Ant-Man is a 2015 American superhero film based on the Marvel Comics characters. It had box office receipts of over $519 million (on a budget of under $170 million).
My (ample) life is indeed a splendid privilege – allowing me to read voraciously, to be impatient with any obligation (hi Montaigne!), to be an anti-thesis to Jamesian regret over a wasted life – and my (playful, if not profound) posts savor it like silk threads on the loom of time. I recognize my good fortune of having constructed a vocation – Portrait of an Academic Capitalist as a Young Man – that provides me considerable independence for self-discovery. The literary types can easily situate me – given my framework of Transcendental Engagement – differently from Nietzsche’s Übermensch (“Meta-Man” or “Over-Man”) and GBS’ “Super-Man” as “T-Man” not entirely withdrawing from this world, aspiring to achieve jiva-mukti (see Paradise Reimagined) in 21st Century America:
Life is a series of surprises exemplified by this wonderful email I received recently (even more startling than the one I received a few years back in Now to Wow):
Dear Professor Tayur, dear Sridhar if I may.
I hope this email finds you and your family well, and my best for the new year.
I was meant to be writing to you for quite some time.
I start with a big thank you; you do not know it, but you have been a huge influence in my life and my academic modus operandi.
Apologies for the lengthy email, but a little walk down memory lane is due: me and my close co-author Aris attending the (I think) 2006 INFORMS in Pittsburgh – rookies first ever INFORMS – me then a non-tenured Assistant Professor in the University of Manchester, and Aris just a step up with tenure in Salford. You give an amazing keynote – not about the science per se (many can do the math at the end of the day- much brighter people out there than us) – but on how we go about in life and academia…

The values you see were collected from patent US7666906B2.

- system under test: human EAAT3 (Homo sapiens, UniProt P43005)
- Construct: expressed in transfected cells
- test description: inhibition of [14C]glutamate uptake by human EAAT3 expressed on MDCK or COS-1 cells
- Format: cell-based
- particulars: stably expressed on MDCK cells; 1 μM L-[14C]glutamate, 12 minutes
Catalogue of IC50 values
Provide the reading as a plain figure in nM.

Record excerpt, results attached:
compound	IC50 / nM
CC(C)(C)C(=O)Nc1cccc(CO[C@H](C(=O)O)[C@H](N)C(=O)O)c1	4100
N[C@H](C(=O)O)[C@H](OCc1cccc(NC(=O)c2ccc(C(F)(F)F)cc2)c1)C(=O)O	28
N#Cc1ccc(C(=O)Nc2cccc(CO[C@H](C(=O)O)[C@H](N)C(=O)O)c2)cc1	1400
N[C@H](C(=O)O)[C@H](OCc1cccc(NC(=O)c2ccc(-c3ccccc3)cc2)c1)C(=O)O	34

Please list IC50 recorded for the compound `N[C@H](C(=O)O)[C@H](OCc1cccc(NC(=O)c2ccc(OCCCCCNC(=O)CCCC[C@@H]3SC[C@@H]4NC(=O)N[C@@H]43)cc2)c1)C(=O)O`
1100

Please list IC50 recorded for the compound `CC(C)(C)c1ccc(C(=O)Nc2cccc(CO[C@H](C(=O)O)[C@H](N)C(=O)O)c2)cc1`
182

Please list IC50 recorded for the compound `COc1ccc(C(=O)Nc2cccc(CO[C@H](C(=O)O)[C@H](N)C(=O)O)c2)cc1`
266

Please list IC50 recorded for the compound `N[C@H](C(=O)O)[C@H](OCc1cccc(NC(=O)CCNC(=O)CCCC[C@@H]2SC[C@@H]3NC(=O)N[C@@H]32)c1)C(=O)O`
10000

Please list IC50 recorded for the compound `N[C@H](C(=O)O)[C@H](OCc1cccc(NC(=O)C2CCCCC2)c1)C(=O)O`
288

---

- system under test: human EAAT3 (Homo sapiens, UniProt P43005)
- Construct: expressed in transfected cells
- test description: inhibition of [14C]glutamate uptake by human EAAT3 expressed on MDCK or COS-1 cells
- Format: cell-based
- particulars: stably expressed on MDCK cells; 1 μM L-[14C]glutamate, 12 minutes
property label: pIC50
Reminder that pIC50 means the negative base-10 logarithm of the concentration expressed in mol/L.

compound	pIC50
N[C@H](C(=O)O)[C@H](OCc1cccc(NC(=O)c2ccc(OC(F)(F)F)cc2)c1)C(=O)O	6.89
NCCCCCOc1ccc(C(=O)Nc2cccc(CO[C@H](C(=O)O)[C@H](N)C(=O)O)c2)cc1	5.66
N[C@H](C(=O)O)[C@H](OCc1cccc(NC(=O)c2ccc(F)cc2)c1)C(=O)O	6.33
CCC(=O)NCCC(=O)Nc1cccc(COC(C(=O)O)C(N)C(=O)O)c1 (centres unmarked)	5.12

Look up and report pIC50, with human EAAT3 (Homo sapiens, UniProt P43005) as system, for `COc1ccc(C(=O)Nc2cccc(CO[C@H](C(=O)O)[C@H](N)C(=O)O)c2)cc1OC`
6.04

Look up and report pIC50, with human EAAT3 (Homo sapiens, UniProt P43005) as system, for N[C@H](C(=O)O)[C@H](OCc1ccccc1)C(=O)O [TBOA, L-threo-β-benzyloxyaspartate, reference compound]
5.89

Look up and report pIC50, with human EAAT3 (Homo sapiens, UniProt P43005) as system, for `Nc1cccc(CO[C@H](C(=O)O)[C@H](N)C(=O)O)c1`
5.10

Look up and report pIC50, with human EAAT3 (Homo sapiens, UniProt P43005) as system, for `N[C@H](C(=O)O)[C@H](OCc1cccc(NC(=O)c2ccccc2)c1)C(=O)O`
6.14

Two major highlights that changed everything for me: first the story you said about your first MBA lecture…
The second that had huge influence (especially my very often ‘a Capella’ presentations) is how you presented without slides – for most of that talk – and literally you were drawing a 2×2 graph in the air! And describing over that virtual graph (Minority Report stuff!) talking about…
The main reason I write you today is under my hat as Department Editor of Oxford IMA Journal of Management Mathematics. I would be honored if you would consider writing an article for us on many of your findings that have changed modern math-driven healthcare operations management …we are looking for a provocative and visionary paper above and beyond what you find in mainstream OR/MS articles from a scholar that helped establish the field. It should be fun!
I really hope this is an interesting proposition for you.
Just finished a super-fun zoom with Kostas Nikolopolous and Aris Syntetos discussing our profession and life 😊 and what could be the content for this invited article, and that it could go beyond healthcare, including these five topics that all have received a Best Paper Award from our community:
Overtesting (2012). OrganJet (2015). Liquid Biopsy (2021). Split Liver Transplantation (2022). Combating Child Labor (2022).
It is time for me to write a sequel – continuing to lead a life of intellectual leisure, one additionally of an Academic Philanthropist, as a natural evolution from only being an Academic Capitalist – to my An Essay on Operations Management (2017):
“Leisure, luxury, and the pursuit of newness” has been my mantra for what constitutes a “life of liberty,” and OM has allowed me to operate in the intersection of math, money, and morals. It is in the belief that many colleagues who wish to make an impact on practice— who hope that their final harvest will not just be a sheaf of mathematical formulae—could benefit from my experience and observations that I have written this essay, offering examples that depart from the mainstream, encouraging them to forge their own path. I hope that my cheerful insouciance—an untainted and joyous celebration of our kaleidoscopic choices—while hopping seamlessly from frivolous video games to lifesaving organ transplants, has not concealed my conviction that OM can be a channel for creating significant value in our society while retaining the aesthetic sensibilities that we academics value so much.
I was originally planning to title the post March Madness: I have a Keynote in Miami next Monday, Quantum for Billionaires? (and I need to make the slides soon 😳) and I am back at Harvard mid-March A la recherche de Dieu.😏
Let me close with my variation of Oscar Wilde:
Life is too precious to be lived conformally.